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For many poker players, participating in a major poker series like the World Series of Poker or the World Poker Tour is the highlight of their year, maybe even their career. Others players will regularly chase the circuit hoping to hit that potential “life changing score” that will launch their career.

However, there are players that will travel the tournament circuit but they seldom play in poker tournaments. Instead, they focus solely on cash games. Why would players choose to play in cash games when there are so many opportunities for a “big score?” We will look at a few of those.

Read More: Tournaments vs. Cash Games: Which One Is Right For You?

Play Whenever You Want (Provided Games Are Available)

You don’t have to worry about getting to the casino by 11 a.m. or getting to your seat before the end of a certain level. With cash games, you can come whenever you want and usually find a game to play. In larger events like the WSOP, there’s always plenty of action so come whenever you feel like playing.

Cash Games Require a Smaller Average Buy-In

On average, poker players can buy into a cash game for much less than a standard poker tournament, especially if they are going to locations offering higher buy-in events.

Depending on how deep you want to play, your standard buy-in for $1-$2 NL is between $100 to $400. For $2-$5, you are looking at $300 to $1,000. Those preferring to play $5-$10 can do so for $500 to $2,000.

If you are going to a series where the minimum buy-in is $1,500, you can buy-in to some cash games multiple times for the same amount. Instead of posting $10k for a single tournament, you can max out your buy-in at $5-$10.

Cash Games Are Not One and Done

One appeal of tournaments over cash games is that you have one buy-in and if you lose that, you’re done. Some players prefer to have the option to take multiple, or even unlimited, cracks at a game.

Cash games give you the option to buy back in whenever you wish. If you buy-in to $2-$5 and blow your $1k in 30 minutes, you can always come back an hour later and try again. If you lost your stack based on luck rather than poor play, you are probably going to buy back in and try to recoup your losses. That’s not an option for most tournaments.

Chance for Quicker Earnings Than in Tournaments

Most players will only make up to twice or three times their buy-in for 12 hours or more of play. Cash games give you a chance to make money much quicker. You can take $1,000, put it into a $2-$5 game and triple it in three or four hours versus playing all day and part of the night in a tournament in an attempt and do the same.
Why do you think that pros like Phil Ivey will stick with Bobby’s Room over playing for WSOP bracelets? If he can make $250k in a single pot, why play for three days to make the same money. The bracelet? They aren’t nearly as important as they used to be. Cash is king.


Cash Games Allow for More Control

When you sit down to a tournament, you are bound to the luck of the draw. If you draw a table that makes it tough to build chips, you are stuck with them for a while.

In a cash game, you can always get up and leave if the game is bad. You’re not stuck with the same players unless you want to be. This gives you a level of control that you do not have in tournaments.

You also have other areas that you can control, such as how much money you spend in the game, how long you stay in the game, etc.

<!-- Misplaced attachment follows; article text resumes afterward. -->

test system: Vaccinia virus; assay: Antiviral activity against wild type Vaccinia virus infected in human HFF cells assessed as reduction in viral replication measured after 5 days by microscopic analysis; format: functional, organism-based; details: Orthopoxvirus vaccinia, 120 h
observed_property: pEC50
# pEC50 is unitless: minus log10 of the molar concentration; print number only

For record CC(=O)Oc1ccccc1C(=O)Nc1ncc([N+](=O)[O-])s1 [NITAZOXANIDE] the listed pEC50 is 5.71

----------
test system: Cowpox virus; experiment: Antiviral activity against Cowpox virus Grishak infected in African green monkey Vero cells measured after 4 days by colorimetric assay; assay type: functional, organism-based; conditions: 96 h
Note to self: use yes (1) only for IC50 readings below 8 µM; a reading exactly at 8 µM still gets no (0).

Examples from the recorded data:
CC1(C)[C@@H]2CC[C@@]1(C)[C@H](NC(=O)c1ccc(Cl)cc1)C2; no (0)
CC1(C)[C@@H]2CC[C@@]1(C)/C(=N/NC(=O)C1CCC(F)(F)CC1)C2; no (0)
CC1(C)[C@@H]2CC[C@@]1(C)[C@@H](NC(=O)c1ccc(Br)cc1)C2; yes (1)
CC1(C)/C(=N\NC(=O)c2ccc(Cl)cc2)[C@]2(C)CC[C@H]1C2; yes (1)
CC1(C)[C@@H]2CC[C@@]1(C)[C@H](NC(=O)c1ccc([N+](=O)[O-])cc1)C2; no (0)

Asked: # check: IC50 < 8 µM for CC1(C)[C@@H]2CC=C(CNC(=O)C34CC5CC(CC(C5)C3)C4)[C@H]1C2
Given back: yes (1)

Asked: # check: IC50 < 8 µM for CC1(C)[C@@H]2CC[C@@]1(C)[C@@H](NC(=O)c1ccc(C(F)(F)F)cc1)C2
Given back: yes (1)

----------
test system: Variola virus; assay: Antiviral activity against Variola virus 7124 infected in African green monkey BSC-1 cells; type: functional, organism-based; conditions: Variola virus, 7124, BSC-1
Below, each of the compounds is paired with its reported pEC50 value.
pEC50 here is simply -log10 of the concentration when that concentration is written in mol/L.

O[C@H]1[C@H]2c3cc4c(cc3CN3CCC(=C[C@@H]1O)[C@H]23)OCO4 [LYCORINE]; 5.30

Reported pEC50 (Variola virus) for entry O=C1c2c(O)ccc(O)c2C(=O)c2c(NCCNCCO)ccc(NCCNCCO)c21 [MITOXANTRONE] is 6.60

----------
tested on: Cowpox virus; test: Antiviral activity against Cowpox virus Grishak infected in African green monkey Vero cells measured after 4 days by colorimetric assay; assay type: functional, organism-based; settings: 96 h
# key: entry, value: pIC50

More Variety Than Tournaments

Another advantage to playing cash over tournaments is that there’s often more variety on a daily basis than in tournaments. If you want to play Omaha Hi-Lo and the daily tournament is NL Hold’em, well sucks to be you.

However, if you head over to the cash game section, you will probably find Omaha Hi-Lo, PLO and perhaps other mixed games depending on your location, the demand and what the casino is willing to spread.

Less Variance than Tournaments

The goal of poker is to win money and let’s face it; tournament poker is very high variance. Sure, you can hit the big score on occasion but the majority of players have learned the hard way that those big scores are rare.

Cash game players tend to earn much more consistently than tournament players do. Sure, they may not hit the “one big score” like a tournament player but over the long term, they tend to win a lot more.

Let’s look at some simple math. Assume you’re a tournament player who cashes 20% of the time for an average of 2.5 times your buy-in. You play in ten tournaments with a buy-in of $1,000. You spent $10k and won back $5k. You’re down $5k for the trip.

A cash player just averaging a $300 a day win would walk away with $3k in profits over 10 days. While that’s not a huge score compare to someone that might win $50k or $100k in a tournament, it is more than the most tournaments players will walk away with from an average poker series.

Sometimes the Money is Better

Depending on how high you play, there’s a chance that you can make more money playing cash games than if you outright won one of the tournaments in the series you’re attending.
As alluded to earlier, during the WSOP there are so many high stakes games in town that some players will focus solely on those and win much more than they can hope to win in a tournament.

It all boils down to your goals. If it is about popularity, fame and winning titles, then you will chase tournaments. On the other hand, if you want to have a fat bank account, cash games might be the ticket.

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James Guill

James Guill began his poker career in 2006, spending two years traveling the US tournament circuit. Since 2008, he has covered the game extensively for some of the biggest names in the industry. When not writing about the latest poker news, he can be found hunting for antique treasures in Central Virginia.